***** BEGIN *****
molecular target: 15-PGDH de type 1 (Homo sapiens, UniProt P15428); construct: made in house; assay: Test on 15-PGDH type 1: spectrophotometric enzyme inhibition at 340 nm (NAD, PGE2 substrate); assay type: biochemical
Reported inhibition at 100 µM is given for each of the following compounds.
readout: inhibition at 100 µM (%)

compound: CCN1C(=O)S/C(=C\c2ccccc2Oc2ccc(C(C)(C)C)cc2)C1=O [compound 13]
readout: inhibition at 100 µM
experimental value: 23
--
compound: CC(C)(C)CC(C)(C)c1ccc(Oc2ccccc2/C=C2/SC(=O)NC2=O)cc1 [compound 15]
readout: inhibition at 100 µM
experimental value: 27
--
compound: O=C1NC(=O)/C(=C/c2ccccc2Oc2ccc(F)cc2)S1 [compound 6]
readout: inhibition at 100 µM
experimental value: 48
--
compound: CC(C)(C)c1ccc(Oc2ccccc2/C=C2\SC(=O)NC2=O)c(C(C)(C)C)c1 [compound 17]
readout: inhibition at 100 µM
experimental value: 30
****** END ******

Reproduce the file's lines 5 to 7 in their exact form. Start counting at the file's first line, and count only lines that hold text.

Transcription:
readout: inhibition at 100 µM
experimental value: 23
--